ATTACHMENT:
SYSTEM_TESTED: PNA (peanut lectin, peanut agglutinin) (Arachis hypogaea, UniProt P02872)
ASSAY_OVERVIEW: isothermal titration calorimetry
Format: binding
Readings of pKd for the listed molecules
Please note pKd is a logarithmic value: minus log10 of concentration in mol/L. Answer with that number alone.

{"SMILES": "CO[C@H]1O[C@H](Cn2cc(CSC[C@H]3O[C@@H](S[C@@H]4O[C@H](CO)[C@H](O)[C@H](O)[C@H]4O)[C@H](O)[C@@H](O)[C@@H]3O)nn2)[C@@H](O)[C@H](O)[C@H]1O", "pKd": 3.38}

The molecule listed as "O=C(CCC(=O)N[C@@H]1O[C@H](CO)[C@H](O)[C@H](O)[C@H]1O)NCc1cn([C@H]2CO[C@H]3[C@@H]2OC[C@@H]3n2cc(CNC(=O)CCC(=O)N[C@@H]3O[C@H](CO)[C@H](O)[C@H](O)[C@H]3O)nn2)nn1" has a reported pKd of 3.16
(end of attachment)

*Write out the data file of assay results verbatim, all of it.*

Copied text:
SYSTEM_TESTED: PNA (peanut lectin, peanut agglutinin) (Arachis hypogaea, UniProt P02872)
ASSAY_OVERVIEW: isothermal titration calorimetry
Format: binding
Readings of pKd for the listed molecules
Please note pKd is a logarithmic value: minus log10 of concentration in mol/L. Answer with that number alone.

{"SMILES": "CO[C@H]1O[C@H](Cn2cc(CSC[C@H]3O[C@@H](S[C@@H]4O[C@H](CO)[C@H](O)[C@H](O)[C@H]4O)[C@H](O)[C@@H](O)[C@@H]3O)nn2)[C@@H](O)[C@H](O)[C@H]1O", "pKd": 3.38}

The molecule listed as "O=C(CCC(=O)N[C@@H]1O[C@H](CO)[C@H](O)[C@H](O)[C@H]1O)NCc1cn([C@H]2CO[C@H]3[C@@H]2OC[C@@H]3n2cc(CNC(=O)CCC(=O)N[C@@H]3O[C@H](CO)[C@H](O)[C@H](O)[C@H]3O)nn2)nn1" has a reported pKd of 3.16